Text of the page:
Tuesday, 18 December 2012

Shoes: Chatham Marine Deck Shoes review

A couple of summers ago, I bought my first pair of deck shoes. Unless you're the sort of chap who can stomach the thought of wearing loafers without socks all summer, deck shoes are really the best option for wearing with shorts or casual trousers. While they won't be acceptable in a city club, they're pretty much de rigeur in many yacht clubs and, dressed up with chinos and a shirt, are unlikely to be frowned upon in most restaurants. Especially if you're within a mile of the sea or the temperature is over 30 degrees.

All of that was my thinking as I prepared for a mostly fictional summer of beaches, cocktails, sunbathing, and lounging by pools. A pleasingly fashionable pair of blue suede deck shoes from Charles Tyrwhitt followed and, given the undemanding purposes to which I meant to put them, I didn't really care when the insole came loose within a week and a year later, the soles started falling off. Now, unfortunately, they're completely unweareable so it was extremely timely to receive a new pair from Chatham Marine, a company with a proper sailing heritage and enough confidence in their products to provide the classic deck shoes with a two year guarantee.

And, of course, it's only the wrong season for deck shoes if you think their main purpose is protecting your feet as you stroll up the beach for another mojito. As an enthusiastic but reasonably infrequent sailor myself, I tend to forget that good deck shoes have really been carefully designed and built to wear on a boat. Their distinctive white soles are designed not to mark the white fiberglass that most modern boats are made of, and are cut in patterns known as 'siping'; jagged, razor-thin cuts that open up as you walk and create suction (and therefore grip) on a smooth surface. Fashion deck shoes may look the same, but if they're not constructed properly they'll be worse than useless on a slippery deck.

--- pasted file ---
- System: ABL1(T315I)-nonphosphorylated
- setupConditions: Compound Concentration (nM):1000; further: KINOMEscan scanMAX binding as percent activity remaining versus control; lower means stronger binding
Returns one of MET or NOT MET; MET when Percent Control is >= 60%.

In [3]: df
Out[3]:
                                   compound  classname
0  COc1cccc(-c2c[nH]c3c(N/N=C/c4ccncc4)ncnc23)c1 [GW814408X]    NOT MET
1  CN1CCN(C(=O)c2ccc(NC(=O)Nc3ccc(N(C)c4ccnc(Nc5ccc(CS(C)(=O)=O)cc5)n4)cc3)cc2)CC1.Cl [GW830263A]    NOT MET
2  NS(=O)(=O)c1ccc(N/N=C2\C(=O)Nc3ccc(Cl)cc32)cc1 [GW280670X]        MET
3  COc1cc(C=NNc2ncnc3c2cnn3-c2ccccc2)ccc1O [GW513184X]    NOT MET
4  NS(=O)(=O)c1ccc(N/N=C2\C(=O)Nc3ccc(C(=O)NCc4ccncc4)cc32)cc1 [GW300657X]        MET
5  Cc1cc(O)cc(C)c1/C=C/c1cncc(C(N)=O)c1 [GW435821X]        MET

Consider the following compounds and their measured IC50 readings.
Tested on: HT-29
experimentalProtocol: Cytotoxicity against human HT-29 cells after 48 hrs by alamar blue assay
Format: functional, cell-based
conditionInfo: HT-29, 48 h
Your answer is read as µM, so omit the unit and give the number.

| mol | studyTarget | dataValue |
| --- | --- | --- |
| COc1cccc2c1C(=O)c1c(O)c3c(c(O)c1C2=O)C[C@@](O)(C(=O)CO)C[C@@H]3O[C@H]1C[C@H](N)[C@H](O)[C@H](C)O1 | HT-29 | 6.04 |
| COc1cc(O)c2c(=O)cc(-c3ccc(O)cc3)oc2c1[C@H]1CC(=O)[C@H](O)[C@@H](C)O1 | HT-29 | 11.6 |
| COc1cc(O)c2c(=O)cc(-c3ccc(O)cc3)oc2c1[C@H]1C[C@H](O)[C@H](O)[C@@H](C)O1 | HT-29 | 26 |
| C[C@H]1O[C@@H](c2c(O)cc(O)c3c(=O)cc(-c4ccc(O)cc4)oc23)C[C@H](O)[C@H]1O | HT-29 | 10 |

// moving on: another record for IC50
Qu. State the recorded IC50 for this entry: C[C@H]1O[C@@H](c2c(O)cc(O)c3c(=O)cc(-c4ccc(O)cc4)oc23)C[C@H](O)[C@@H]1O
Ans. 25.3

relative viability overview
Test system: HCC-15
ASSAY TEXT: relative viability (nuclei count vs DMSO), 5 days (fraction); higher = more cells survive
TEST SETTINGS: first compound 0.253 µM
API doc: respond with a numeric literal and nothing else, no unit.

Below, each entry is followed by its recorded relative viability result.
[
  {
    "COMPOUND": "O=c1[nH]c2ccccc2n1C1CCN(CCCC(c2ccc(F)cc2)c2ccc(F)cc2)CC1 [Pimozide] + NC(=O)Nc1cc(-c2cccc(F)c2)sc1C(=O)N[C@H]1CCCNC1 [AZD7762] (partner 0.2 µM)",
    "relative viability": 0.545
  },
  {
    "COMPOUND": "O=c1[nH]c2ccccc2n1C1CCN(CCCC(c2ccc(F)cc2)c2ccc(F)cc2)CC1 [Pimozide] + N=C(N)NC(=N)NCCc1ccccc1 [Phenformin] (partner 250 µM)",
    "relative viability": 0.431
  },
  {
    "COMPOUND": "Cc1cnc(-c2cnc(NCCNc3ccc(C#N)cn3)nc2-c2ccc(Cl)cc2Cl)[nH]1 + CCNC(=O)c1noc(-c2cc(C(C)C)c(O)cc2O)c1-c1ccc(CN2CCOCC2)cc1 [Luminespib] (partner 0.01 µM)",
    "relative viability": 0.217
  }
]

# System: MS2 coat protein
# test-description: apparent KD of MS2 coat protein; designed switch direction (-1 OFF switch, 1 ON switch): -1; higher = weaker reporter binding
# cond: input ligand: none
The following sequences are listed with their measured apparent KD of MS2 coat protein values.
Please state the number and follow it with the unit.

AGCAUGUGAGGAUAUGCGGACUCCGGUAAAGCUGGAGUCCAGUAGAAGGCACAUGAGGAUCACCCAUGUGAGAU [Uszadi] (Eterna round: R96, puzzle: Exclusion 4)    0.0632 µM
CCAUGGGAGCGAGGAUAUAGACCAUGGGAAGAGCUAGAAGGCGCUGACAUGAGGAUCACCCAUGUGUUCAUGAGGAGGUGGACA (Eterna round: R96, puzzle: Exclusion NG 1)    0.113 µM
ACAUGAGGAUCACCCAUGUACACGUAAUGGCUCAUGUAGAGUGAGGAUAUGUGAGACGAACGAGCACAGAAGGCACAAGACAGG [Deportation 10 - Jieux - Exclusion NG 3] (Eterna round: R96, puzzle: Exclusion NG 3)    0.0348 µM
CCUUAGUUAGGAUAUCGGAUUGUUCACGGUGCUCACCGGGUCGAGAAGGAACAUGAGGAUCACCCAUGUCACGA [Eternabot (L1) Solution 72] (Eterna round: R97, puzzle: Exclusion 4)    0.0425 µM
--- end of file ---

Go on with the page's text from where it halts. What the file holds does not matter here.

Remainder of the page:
The insole on these is not only properly secured, thank goodness, but also includes a double-layer perforated edge which, I presume, helps air to circulate under the feet. The upper is made of sturdy leather in a rich, reddish-brown, double-stitched and embossed with a very discreet Chatham Marine logo. They're also available in blue (been there, done that) or white, which is suddenly very appealing for that mediterranean look. No harm in having a second pair, of course...

They're extremely comfortable, surprisingly warm in the current grim weather, and curiously elegant for a casual shoe. More than anything, though, having a decently-made pair of deck shoes reminds me that these are really a feat of engineering, carefully designed for a potentially dangerous environment. If that makes them all the more enjoyable to wear season-round as a hard-wearing, versatile casual shoe then that's part of the joy of it, whether or not you actually ever find yourself on a boat.

Note: The shoes in this article were provided by Chatham Marine for review. No payment has been made for this post, and acceptance of items for review does not guarantee positive coverage.


  1. Beautiful shoes. There is something very appealing about buying an item from a specialist, rather than a designer riding a current trend.

  2. Iam on my third set of Chatham walnuts, over due for new pair.
    They usually last me 5 yrs without any break down of the uppers,although the sole takes a battering.
    Gotta say best deckies I have worn.Much better than sperry.

  3. Thank you for your comment...helped me make up my mind after being a Loake fan, looking for some diversity! Waiting for the shoes to arrive and hope I wont be disapointed.


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